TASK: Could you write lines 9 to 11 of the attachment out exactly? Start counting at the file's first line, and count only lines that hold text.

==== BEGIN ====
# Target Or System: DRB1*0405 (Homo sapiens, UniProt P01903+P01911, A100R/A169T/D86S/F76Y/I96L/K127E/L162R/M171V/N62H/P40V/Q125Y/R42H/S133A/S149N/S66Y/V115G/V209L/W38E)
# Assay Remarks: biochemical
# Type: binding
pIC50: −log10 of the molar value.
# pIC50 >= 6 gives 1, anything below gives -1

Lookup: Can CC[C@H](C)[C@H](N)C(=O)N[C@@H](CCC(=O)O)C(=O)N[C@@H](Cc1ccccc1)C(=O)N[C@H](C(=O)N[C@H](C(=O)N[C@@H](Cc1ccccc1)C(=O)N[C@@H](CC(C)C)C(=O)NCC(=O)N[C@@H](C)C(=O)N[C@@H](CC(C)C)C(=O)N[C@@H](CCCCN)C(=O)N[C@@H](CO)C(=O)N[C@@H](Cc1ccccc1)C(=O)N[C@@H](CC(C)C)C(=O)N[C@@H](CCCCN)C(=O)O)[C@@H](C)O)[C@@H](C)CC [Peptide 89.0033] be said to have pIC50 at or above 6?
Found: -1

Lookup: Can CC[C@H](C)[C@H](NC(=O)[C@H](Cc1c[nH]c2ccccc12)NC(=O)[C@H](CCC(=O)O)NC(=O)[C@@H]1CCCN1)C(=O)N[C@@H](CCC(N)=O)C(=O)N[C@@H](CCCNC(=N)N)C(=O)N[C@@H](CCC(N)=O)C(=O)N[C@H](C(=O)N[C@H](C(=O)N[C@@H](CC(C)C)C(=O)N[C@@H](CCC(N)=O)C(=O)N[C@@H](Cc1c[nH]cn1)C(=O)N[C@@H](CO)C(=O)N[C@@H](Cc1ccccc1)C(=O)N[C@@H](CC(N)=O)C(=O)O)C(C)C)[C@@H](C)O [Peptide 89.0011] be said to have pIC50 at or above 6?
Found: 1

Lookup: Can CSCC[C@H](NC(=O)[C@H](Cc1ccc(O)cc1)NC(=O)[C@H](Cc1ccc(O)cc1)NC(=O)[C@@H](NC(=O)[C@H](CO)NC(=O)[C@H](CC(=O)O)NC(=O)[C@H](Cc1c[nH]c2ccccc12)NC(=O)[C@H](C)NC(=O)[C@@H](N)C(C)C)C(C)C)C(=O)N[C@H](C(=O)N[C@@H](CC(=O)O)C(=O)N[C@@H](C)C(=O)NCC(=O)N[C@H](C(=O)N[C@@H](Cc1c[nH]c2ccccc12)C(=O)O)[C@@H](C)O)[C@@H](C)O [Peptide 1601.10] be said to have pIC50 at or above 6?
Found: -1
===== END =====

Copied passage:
Found: 1

Lookup: Can CSCC[C@H](NC(=O)[C@H](Cc1ccc(O)cc1)NC(=O)[C@H](Cc1ccc(O)cc1)NC(=O)[C@@H](NC(=O)[C@H](CO)NC(=O)[C@H](CC(=O)O)NC(=O)[C@H](Cc1c[nH]c2ccccc12)NC(=O)[C@H](C)NC(=O)[C@@H](N)C(C)C)C(C)C)C(=O)N[C@H](C(=O)N[C@@H](CC(=O)O)C(=O)N[C@@H](C)C(=O)NCC(=O)N[C@H](C(=O)N[C@@H](Cc1c[nH]c2ccccc12)C(=O)O)[C@@H](C)O)[C@@H](C)O [Peptide 1601.10] be said to have pIC50 at or above 6?
Found: -1